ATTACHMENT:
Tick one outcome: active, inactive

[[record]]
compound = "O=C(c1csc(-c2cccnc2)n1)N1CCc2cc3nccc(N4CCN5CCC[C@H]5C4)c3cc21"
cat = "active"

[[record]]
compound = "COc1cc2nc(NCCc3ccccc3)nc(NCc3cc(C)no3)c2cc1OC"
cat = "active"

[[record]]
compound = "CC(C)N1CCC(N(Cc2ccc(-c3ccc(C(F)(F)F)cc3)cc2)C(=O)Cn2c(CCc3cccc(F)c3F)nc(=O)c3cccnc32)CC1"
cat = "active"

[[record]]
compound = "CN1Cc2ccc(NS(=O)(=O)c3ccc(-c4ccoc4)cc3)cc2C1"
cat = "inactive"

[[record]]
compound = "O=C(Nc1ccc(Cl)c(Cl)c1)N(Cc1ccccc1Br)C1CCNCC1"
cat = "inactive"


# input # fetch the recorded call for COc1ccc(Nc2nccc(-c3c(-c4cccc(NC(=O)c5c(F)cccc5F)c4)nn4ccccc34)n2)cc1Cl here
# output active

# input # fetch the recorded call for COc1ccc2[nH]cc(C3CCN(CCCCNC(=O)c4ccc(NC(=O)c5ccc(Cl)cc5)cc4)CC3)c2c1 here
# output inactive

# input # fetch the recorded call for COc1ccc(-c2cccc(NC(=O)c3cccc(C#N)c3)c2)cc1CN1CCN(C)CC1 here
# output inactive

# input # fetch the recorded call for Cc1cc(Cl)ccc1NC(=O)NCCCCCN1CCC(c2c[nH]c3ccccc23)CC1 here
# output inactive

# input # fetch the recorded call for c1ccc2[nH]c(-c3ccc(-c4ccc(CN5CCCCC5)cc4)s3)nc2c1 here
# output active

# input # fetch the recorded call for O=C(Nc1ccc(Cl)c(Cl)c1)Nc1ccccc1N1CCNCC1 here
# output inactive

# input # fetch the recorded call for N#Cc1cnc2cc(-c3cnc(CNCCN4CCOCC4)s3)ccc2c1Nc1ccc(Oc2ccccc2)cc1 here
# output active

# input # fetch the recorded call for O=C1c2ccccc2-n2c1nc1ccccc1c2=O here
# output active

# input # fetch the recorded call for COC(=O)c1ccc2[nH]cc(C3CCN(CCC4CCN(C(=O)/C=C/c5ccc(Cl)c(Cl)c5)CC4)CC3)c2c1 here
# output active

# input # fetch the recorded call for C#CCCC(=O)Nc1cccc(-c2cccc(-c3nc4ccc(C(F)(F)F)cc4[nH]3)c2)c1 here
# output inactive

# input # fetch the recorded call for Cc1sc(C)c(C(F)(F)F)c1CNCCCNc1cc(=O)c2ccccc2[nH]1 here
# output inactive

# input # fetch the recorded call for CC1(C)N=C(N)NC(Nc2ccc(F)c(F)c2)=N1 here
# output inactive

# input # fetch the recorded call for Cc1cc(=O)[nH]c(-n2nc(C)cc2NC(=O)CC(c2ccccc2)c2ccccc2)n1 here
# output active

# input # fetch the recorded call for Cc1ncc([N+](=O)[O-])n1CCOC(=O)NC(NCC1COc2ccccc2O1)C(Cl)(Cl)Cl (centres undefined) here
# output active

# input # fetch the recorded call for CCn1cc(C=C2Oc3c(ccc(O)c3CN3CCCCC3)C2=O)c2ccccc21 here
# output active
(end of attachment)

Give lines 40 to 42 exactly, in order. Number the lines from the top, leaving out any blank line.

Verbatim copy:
# output inactive

# input # fetch the recorded call for Cc1cc(=O)[nH]c(-n2nc(C)cc2NC(=O)CC(c2ccccc2)c2ccccc2)n1 here
# output active